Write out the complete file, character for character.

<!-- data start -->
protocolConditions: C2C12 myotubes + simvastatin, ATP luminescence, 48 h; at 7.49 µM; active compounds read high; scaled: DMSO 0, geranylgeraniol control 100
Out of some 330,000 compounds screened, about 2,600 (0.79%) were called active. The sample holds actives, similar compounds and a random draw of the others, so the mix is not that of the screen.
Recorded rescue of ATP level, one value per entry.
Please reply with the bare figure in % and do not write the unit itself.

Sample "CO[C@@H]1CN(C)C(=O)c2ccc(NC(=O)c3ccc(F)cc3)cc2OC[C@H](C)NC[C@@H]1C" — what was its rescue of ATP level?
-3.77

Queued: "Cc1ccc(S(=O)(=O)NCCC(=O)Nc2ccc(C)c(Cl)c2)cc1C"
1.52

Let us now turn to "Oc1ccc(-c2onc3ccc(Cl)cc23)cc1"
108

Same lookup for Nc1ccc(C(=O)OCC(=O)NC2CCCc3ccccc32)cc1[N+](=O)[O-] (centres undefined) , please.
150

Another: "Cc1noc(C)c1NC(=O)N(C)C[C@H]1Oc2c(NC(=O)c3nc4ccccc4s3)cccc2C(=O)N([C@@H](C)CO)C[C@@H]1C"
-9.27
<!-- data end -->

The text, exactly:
protocolConditions: C2C12 myotubes + simvastatin, ATP luminescence, 48 h; at 7.49 µM; active compounds read high; scaled: DMSO 0, geranylgeraniol control 100
Out of some 330,000 compounds screened, about 2,600 (0.79%) were called active. The sample holds actives, similar compounds and a random draw of the others, so the mix is not that of the screen.
Recorded rescue of ATP level, one value per entry.
Please reply with the bare figure in % and do not write the unit itself.

Sample "CO[C@@H]1CN(C)C(=O)c2ccc(NC(=O)c3ccc(F)cc3)cc2OC[C@H](C)NC[C@@H]1C" — what was its rescue of ATP level?
-3.77

Queued: "Cc1ccc(S(=O)(=O)NCCC(=O)Nc2ccc(C)c(Cl)c2)cc1C"
1.52

Let us now turn to "Oc1ccc(-c2onc3ccc(Cl)cc23)cc1"
108

Same lookup for Nc1ccc(C(=O)OCC(=O)NC2CCCc3ccccc32)cc1[N+](=O)[O-] (centres undefined) , please.
150

Another: "Cc1noc(C)c1NC(=O)N(C)C[C@H]1Oc2c(NC(=O)c3nc4ccccc4s3)cccc2C(=O)N([C@@H](C)CO)C[C@@H]1C"
-9.27